Jean had not recognized him. It was John Oates. Daryl Hall was standing right behind him. The duo were on their way to perform in Philadelphia. Although no longer hippies, the boys had returned. To see the Rosedale one last time.
“That’s when she really flew off the handle,” said John.
Jean wove her central message of “I ougtha sue your asses!” with a tapestry of profanities.
“We laughed and headed on down to Philly,” John recalls.
Shortly thereafter, the Rosedale was gone. Bill received neither compensation nor consolation. Any scrap value merely made a dent in the back taxes he now owed on the massive parcel of land. Once upon a time, Bill had invested years of savings and sweat in a sparkling diner in order to become a successful businessman and provider. That sparkling diner had now been reduced to dirty, scattered debris on land he would soon no longer own.
“Dad had talked about moving back to Alabama and reopening the diner there,” Marla once offered.
“He talked about going back to his watering hole in Alabama,” Cindy said. She then added that it never seemed a legitimate possibility.
Pizza World suffered the same fate as Toggs, only faster. At age 70, as Bill was gearing up to re-open it for his last hurrah in the restaurant business, he suffered a stroke. Bill survived, but retired reluctantly.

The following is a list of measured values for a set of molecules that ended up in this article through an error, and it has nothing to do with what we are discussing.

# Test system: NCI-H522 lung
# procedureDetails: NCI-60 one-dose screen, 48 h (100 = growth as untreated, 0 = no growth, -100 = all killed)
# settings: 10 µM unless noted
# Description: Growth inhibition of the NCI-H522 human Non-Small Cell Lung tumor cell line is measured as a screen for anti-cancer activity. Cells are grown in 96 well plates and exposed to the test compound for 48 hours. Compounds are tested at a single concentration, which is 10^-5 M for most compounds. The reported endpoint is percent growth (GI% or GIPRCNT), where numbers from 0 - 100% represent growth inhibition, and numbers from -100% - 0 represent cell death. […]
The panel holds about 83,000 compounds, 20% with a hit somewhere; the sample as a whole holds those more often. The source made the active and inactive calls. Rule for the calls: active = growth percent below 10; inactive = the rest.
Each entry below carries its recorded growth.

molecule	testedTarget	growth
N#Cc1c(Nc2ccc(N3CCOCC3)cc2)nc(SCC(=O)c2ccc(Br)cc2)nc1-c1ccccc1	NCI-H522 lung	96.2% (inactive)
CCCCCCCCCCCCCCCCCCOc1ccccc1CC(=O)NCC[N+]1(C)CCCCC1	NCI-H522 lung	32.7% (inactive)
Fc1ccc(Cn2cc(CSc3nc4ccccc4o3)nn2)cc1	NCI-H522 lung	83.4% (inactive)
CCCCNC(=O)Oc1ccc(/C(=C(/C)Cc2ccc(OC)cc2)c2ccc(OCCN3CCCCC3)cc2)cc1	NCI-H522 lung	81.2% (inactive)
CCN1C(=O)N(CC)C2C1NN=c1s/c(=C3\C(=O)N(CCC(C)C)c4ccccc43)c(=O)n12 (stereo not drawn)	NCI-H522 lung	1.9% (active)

Two years later, on yet another summer day, Bill was driving on Route 724 with Jean alongside him. They were having a routine conversation—until Jean didn’t answer. She died moments later, from a massive heart attack.
“I think Jean was the love of my Dad’s life,” Cindy once opined.
Bill soldiered on, and three years later, he was elated by the arrival of Marla’s son, Nash.
Bill had long regretted that he had not forged a closer relationship with his first grandson, Shawn, who had arrived slightly more than three years prior to that fateful day the hippie boys dropped by Toggs. Bill’s path to grandfatherly redemption seemed to have fallen off the map when Cindy had moved to North Carolina in 1977. But with the arrival of Nash, “Pop Pop” enthusiastically devoted his time to atoning for past mistakes and making the most of his second chance.